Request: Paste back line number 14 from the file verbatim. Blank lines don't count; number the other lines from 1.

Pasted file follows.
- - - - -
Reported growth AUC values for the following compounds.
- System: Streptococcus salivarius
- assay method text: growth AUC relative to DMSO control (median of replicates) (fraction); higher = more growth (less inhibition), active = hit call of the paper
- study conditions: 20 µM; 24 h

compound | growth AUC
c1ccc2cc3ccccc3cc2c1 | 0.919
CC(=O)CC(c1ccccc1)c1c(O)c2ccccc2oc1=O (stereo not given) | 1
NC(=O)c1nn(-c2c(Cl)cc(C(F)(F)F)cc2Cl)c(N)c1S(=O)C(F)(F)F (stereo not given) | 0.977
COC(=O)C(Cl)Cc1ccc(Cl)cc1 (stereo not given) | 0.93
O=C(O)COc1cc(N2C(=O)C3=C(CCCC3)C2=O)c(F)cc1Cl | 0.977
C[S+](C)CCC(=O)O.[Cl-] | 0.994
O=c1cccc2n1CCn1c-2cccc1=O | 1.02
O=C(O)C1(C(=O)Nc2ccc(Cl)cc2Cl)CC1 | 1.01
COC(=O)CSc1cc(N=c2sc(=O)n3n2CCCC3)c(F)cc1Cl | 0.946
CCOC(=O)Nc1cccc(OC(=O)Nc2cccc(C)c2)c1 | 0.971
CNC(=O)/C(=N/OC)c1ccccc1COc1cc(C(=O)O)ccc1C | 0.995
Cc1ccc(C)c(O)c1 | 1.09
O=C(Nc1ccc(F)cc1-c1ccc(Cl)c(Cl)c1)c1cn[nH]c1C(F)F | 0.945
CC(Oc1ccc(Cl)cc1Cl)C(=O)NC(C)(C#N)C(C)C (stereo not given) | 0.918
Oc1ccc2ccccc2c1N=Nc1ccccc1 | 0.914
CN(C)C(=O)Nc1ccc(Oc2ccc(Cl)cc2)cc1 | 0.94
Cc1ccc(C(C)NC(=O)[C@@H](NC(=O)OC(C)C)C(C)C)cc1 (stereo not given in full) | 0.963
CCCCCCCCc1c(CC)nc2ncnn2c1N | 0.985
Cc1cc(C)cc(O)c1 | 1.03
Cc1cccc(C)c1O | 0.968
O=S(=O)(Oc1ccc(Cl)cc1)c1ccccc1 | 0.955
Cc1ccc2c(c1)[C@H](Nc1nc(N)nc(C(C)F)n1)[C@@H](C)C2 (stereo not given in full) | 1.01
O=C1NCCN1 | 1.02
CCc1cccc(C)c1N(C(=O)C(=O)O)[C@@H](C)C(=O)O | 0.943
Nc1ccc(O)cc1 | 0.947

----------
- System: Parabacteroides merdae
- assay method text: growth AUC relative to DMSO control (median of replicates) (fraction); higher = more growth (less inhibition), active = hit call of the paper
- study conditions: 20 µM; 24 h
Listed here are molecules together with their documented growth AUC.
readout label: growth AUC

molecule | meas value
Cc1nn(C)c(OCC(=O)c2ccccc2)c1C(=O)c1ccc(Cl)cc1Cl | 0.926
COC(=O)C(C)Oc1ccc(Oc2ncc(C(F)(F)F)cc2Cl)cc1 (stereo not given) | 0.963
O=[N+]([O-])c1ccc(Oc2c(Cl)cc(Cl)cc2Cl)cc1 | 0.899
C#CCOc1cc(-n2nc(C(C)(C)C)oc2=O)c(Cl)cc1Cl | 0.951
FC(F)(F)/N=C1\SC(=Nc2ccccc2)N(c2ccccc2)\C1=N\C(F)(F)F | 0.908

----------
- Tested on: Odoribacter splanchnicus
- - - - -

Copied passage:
COC(=O)CSc1cc(N=c2sc(=O)n3n2CCCC3)c(F)cc1Cl | 0.946